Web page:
Surfing Magazine Shut Down After 50 Years
Since the 60s, surfing has been one of the most popular water sports. A giant industry has been created around this popular sport. Many surfing films, video games, websites, and magazines have been created around this popular sport. Surfing Magazine has been one of the largest publications that started in 1964. Surfers have called on this magazine to learn about all of the new pro surfers, events, and new surfing gear. However, after 50 years, parent company TEN is deciding to shut down this magazine.
For many famous surfers today, this magazine helped to create their careers. Many saddened surfers posted on social media about how much they will miss this amazing magazine. This closure of this magazine is due to a push from parent company TEN to focus more on online avenues. The history of Surfing Magazine isn’t complete without mentioning their main competitor Surfer. Even right from the start, there were more surfers who preferred Surfing over Surfer due to superior journalism and forward thinking ways.
In the late 60s, Surfing Magazine was responsible for introducing the shortboard to the mainstream surfing community. With a newly hired art director, Surfing Magazine was able to pass up Surfer as the cool new hip magazine. While this only lasted for a few short years, Surfing Magazine was the bringing the latest in surfing technology and trends while Surfer was stuck in the past.
One of the major issues regarding the future success of Surfing Magazine was being under the same umbrella of parent company TEN. When it came time to consolidate print media and focus on online media, as well as a focus of social media it was inevitable that one of the print magazines would have to go. Surfer has adapted more gracefully to the new online style of journalism, and that is what ultimately saved the publication in the end.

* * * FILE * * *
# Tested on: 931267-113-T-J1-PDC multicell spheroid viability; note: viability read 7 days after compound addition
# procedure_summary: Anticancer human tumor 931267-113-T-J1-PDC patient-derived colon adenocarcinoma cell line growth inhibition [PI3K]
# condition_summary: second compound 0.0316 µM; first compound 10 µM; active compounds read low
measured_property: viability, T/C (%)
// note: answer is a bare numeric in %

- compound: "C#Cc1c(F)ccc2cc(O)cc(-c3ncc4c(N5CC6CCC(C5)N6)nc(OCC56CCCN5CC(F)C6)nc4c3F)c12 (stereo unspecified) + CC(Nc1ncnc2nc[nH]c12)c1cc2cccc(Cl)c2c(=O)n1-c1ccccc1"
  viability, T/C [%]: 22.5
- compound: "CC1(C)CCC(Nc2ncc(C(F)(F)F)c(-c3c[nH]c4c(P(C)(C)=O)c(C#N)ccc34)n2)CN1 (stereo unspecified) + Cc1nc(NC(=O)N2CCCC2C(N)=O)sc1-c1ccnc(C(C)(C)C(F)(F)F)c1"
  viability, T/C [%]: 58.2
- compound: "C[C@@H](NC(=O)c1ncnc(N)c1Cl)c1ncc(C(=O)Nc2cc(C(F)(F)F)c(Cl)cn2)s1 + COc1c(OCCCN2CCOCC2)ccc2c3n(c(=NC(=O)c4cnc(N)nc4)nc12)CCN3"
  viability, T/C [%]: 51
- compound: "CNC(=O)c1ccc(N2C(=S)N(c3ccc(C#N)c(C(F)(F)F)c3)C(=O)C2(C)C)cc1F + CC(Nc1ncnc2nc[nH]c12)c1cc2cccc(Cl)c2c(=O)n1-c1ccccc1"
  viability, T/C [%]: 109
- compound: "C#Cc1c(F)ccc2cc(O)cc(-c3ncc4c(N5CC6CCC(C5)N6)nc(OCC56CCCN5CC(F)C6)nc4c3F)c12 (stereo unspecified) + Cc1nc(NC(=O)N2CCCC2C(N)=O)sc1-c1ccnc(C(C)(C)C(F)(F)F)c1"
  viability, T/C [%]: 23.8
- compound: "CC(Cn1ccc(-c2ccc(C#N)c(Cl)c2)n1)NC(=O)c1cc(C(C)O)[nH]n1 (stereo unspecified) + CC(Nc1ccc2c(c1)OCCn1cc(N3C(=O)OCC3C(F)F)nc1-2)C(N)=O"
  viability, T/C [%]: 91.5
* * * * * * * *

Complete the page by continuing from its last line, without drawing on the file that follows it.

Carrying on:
TEN is looking to bring over some of the great minds from Surfing to help with the editorial staff at Surfer. It isn’t clear as to how many of these editors will make the move to Surfer, but it will be a goal of TEN to mix the editing style of both Surfer and Surfing Magazine together.
While print media is no longer a strong force in the world of media, TEN has been moving forward to create a strong presence in other media sources readily available online. TEN has focused on creating engaging videos in their 30,000 square foot studio in Los Angeles with a team of 50 employees.
A big reason why many surfers are sad to see Surfing magazine go is their unique point of view. While Surfer Magazine was always looking for the bigger audience, Surfing Magazine would cater to the alternative surf culture. There are some surfers out there who are now afraid that the whole industry and surf culture will become generic. Hopefully, the writers, editors, and photographers who make Surfing Magazine so great will continue to influence individuality and alternative views in the world of surfing.
This blog was brought to you by Kevin @ USSM
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